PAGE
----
With David Krejci back in the fold, there is reason for some optimism among Boston's forward corps.
Nick Ritchie, one of Boston's top surprises this season, has been a power-play weapon for the B's in his first full season with the Original Six club — but has also gained some traction in Boston's top six, ranking fourth on the club with seven goals in 19 games.
After a dormant stretch, Charlie Coyle has settled back into a groove (four points in last four games) as Boston's stand-in 2C, with the veteran pivot and his regular linemate in Craig Smith now afforded easier matchups on the third line once again. No longer just regarded as a pure scrapper, Trent Frederic has emerged as a dependable bottom-six regular this year, tallying two goals in his last four games.
And even on a fourth line that has been put on the ropes this season, there stands plenty of intrigue in terms of what rookie Jack Studnicka can offer that checking unit at the pivot position.
Of course, Bruins fans have been down this road plenty of times before when it comes to hoping for multiple breakthroughs up front outside of that top line. But for the first time in awhile, it does seem as though multiple skaters are at least trending in the right direction when it comes to sparking the B's secondary scoring.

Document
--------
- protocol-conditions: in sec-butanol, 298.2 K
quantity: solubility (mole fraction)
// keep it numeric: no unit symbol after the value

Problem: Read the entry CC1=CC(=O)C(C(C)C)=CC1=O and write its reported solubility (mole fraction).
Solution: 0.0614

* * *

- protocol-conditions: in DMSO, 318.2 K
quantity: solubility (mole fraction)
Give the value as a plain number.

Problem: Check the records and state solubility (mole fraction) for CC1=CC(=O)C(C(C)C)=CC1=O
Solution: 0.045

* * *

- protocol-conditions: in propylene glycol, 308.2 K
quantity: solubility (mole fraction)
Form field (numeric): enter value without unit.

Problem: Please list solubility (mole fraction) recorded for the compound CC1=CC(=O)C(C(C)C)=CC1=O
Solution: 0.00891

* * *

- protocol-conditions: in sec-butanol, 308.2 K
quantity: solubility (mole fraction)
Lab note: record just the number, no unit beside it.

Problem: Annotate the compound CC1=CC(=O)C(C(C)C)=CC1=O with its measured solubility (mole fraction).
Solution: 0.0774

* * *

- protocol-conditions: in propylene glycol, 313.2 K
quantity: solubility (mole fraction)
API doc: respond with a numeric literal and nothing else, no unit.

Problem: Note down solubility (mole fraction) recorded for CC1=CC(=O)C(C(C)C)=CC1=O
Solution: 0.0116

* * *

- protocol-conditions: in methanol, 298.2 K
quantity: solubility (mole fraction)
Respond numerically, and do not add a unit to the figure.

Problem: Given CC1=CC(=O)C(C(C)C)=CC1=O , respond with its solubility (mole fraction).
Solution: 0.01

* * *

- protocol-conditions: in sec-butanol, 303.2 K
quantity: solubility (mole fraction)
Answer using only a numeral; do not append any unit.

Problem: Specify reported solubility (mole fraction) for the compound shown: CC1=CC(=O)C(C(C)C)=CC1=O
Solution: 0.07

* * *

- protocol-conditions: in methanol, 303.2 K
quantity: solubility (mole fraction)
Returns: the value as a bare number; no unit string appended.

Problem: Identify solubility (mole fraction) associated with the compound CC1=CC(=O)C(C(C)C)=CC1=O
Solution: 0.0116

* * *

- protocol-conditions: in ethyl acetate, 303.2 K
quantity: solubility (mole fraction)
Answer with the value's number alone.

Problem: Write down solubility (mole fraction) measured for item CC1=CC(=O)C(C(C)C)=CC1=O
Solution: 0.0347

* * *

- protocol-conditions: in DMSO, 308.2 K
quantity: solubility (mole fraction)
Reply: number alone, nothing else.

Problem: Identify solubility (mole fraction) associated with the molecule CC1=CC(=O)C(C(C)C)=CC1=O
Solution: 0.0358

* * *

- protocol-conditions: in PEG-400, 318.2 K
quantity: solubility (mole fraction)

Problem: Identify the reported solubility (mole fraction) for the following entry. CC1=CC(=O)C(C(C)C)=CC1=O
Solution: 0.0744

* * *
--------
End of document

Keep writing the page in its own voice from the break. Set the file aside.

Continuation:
Of course, not all of them are in the same boat — namely Jake DeBrusk.
Hot-and-cold stretches have plagued DeBrusk throughout his career, but this current drought is awfully hard on the eyes.
One goal in 14 games — including zero at 5v5 play. Boston has been outscored, 7-5, in his 166:55 of 5v5 ice time. A 3.3 shooting percentage.
While there are still multiple details the Bruins must still iron out to get back their winning ways of January and early February, the spotlight has now focused firmly on DeBrusk to produce — with the ceiling on Boston's 5v5 scoring output stunted for however long his scoring slump endures.
While the lack of tangible production is eye-opening when it comes to DeBrusk's struggles this season, perhaps what's most concerning to Bruce Cassidy is that the 24-year-old winger has rarely popped on the film by doing the little things that lead to